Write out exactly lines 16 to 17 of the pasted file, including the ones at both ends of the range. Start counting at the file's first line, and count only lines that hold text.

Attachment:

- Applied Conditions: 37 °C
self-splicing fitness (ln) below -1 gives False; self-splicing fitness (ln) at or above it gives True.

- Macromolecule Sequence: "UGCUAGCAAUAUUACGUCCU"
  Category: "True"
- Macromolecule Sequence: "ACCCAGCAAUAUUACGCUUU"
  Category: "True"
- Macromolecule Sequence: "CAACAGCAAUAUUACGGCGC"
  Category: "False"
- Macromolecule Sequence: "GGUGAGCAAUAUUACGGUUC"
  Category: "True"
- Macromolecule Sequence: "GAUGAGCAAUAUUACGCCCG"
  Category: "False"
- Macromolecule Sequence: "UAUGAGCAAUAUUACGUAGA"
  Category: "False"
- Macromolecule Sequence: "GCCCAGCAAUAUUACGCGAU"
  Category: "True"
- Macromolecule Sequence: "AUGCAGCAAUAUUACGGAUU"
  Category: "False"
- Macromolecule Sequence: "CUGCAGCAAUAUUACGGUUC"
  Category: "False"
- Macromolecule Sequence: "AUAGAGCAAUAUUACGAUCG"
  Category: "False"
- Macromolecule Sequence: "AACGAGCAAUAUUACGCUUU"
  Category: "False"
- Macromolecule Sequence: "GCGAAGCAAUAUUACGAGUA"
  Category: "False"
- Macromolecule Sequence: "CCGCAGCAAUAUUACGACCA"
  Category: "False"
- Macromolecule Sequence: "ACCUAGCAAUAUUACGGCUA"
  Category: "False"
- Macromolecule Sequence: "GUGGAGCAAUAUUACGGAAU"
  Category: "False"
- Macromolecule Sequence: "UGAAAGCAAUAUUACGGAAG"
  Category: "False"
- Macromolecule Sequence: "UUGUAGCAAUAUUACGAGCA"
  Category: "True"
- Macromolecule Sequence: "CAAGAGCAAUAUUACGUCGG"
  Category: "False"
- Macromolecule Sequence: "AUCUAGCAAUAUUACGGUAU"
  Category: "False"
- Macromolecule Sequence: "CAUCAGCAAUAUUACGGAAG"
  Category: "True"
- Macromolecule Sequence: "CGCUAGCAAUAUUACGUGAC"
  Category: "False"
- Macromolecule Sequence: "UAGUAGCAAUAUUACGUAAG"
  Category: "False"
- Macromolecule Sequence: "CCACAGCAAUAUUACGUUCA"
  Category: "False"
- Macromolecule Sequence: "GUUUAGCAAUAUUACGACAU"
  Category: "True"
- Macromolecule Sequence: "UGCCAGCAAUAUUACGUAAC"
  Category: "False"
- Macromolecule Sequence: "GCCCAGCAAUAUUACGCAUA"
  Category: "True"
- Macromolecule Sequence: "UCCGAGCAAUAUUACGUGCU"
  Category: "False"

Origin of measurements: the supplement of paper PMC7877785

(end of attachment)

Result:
  Category: "True"
- Macromolecule Sequence: "AUGCAGCAAUAUUACGGAUU"